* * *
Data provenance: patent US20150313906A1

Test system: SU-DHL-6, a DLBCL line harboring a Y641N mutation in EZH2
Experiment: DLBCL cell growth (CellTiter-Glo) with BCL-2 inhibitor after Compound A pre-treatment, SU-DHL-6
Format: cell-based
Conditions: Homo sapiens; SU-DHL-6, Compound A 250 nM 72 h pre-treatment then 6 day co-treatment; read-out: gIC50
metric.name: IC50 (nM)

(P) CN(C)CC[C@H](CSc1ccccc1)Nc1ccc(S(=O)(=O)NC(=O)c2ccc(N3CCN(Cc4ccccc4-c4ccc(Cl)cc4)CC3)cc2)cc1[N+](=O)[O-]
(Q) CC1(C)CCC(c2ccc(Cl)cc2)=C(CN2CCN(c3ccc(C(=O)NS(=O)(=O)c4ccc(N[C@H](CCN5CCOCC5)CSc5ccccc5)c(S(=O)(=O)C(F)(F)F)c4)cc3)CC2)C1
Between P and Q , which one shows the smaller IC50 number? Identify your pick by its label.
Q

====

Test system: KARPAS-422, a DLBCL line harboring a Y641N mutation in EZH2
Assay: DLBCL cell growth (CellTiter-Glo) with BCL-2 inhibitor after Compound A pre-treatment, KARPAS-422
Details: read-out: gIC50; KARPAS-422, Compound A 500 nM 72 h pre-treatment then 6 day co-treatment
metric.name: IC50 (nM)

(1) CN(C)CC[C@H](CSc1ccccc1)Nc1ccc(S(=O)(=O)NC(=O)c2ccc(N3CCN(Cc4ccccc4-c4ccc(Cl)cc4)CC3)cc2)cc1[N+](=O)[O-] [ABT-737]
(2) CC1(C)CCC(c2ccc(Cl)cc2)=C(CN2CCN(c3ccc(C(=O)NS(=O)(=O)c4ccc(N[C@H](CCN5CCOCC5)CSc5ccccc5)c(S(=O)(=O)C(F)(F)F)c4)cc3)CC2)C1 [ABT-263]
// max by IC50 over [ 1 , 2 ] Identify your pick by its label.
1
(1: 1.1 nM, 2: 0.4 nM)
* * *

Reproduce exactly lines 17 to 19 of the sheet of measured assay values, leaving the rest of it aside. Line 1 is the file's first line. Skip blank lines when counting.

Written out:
(2) CC1(C)CCC(c2ccc(Cl)cc2)=C(CN2CCN(c3ccc(C(=O)NS(=O)(=O)c4ccc(N[C@H](CCN5CCOCC5)CSc5ccccc5)c(S(=O)(=O)C(F)(F)F)c4)cc3)CC2)C1 [ABT-263]
// max by IC50 over [ 1 , 2 ] Identify your pick by its label.
1